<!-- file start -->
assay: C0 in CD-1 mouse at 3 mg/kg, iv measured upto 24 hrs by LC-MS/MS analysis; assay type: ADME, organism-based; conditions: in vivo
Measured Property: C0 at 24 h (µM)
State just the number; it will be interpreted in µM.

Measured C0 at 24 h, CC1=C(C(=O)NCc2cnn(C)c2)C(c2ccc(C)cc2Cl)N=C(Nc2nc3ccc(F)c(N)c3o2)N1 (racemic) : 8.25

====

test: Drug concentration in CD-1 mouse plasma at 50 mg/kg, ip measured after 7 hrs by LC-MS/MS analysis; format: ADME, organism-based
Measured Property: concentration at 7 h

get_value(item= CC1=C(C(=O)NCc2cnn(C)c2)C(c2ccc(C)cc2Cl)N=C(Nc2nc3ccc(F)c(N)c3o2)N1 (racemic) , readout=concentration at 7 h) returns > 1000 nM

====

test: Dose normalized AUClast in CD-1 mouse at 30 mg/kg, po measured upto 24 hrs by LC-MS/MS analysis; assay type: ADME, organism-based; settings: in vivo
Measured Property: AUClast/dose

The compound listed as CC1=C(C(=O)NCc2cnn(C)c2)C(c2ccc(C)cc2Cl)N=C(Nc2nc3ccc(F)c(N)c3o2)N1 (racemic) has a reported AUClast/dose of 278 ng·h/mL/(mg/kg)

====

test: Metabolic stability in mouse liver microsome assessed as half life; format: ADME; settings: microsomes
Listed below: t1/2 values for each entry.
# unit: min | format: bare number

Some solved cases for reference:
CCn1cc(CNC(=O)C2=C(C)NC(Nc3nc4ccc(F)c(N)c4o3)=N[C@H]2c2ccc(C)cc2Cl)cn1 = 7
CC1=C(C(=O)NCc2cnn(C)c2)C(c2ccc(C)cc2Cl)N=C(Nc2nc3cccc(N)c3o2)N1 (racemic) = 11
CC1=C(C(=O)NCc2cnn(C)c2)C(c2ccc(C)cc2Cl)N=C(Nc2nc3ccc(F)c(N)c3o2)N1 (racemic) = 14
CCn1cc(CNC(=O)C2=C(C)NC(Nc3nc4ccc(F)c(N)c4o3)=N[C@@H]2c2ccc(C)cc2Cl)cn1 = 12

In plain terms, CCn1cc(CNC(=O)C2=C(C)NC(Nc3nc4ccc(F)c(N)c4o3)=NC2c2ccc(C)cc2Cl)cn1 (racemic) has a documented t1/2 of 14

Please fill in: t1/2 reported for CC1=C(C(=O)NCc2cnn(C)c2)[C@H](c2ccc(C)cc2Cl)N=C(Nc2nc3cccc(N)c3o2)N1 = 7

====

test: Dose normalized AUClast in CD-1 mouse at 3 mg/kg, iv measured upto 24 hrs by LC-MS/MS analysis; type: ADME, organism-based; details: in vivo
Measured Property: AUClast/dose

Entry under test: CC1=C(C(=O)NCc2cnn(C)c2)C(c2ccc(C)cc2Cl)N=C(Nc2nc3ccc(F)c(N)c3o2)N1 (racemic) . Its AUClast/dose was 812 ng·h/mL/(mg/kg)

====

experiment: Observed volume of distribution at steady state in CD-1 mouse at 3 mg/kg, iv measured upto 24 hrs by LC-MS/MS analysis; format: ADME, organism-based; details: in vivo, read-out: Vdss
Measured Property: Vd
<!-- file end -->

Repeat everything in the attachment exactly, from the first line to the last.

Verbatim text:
assay: C0 in CD-1 mouse at 3 mg/kg, iv measured upto 24 hrs by LC-MS/MS analysis; assay type: ADME, organism-based; conditions: in vivo
Measured Property: C0 at 24 h (µM)
State just the number; it will be interpreted in µM.

Measured C0 at 24 h, CC1=C(C(=O)NCc2cnn(C)c2)C(c2ccc(C)cc2Cl)N=C(Nc2nc3ccc(F)c(N)c3o2)N1 (racemic) : 8.25

====

test: Drug concentration in CD-1 mouse plasma at 50 mg/kg, ip measured after 7 hrs by LC-MS/MS analysis; format: ADME, organism-based
Measured Property: concentration at 7 h

get_value(item= CC1=C(C(=O)NCc2cnn(C)c2)C(c2ccc(C)cc2Cl)N=C(Nc2nc3ccc(F)c(N)c3o2)N1 (racemic) , readout=concentration at 7 h) returns > 1000 nM

====

test: Dose normalized AUClast in CD-1 mouse at 30 mg/kg, po measured upto 24 hrs by LC-MS/MS analysis; assay type: ADME, organism-based; settings: in vivo
Measured Property: AUClast/dose

The compound listed as CC1=C(C(=O)NCc2cnn(C)c2)C(c2ccc(C)cc2Cl)N=C(Nc2nc3ccc(F)c(N)c3o2)N1 (racemic) has a reported AUClast/dose of 278 ng·h/mL/(mg/kg)

====

test: Metabolic stability in mouse liver microsome assessed as half life; format: ADME; settings: microsomes
Listed below: t1/2 values for each entry.
# unit: min | format: bare number

Some solved cases for reference:
CCn1cc(CNC(=O)C2=C(C)NC(Nc3nc4ccc(F)c(N)c4o3)=N[C@H]2c2ccc(C)cc2Cl)cn1 = 7
CC1=C(C(=O)NCc2cnn(C)c2)C(c2ccc(C)cc2Cl)N=C(Nc2nc3cccc(N)c3o2)N1 (racemic) = 11
CC1=C(C(=O)NCc2cnn(C)c2)C(c2ccc(C)cc2Cl)N=C(Nc2nc3ccc(F)c(N)c3o2)N1 (racemic) = 14
CCn1cc(CNC(=O)C2=C(C)NC(Nc3nc4ccc(F)c(N)c4o3)=N[C@@H]2c2ccc(C)cc2Cl)cn1 = 12

In plain terms, CCn1cc(CNC(=O)C2=C(C)NC(Nc3nc4ccc(F)c(N)c4o3)=NC2c2ccc(C)cc2Cl)cn1 (racemic) has a documented t1/2 of 14

Please fill in: t1/2 reported for CC1=C(C(=O)NCc2cnn(C)c2)[C@H](c2ccc(C)cc2Cl)N=C(Nc2nc3cccc(N)c3o2)N1 = 7

====

test: Dose normalized AUClast in CD-1 mouse at 3 mg/kg, iv measured upto 24 hrs by LC-MS/MS analysis; type: ADME, organism-based; details: in vivo
Measured Property: AUClast/dose

Entry under test: CC1=C(C(=O)NCc2cnn(C)c2)C(c2ccc(C)cc2Cl)N=C(Nc2nc3ccc(F)c(N)c3o2)N1 (racemic) . Its AUClast/dose was 812 ng·h/mL/(mg/kg)

====

experiment: Observed volume of distribution at steady state in CD-1 mouse at 3 mg/kg, iv measured upto 24 hrs by LC-MS/MS analysis; format: ADME, organism-based; details: in vivo, read-out: Vdss
Measured Property: Vd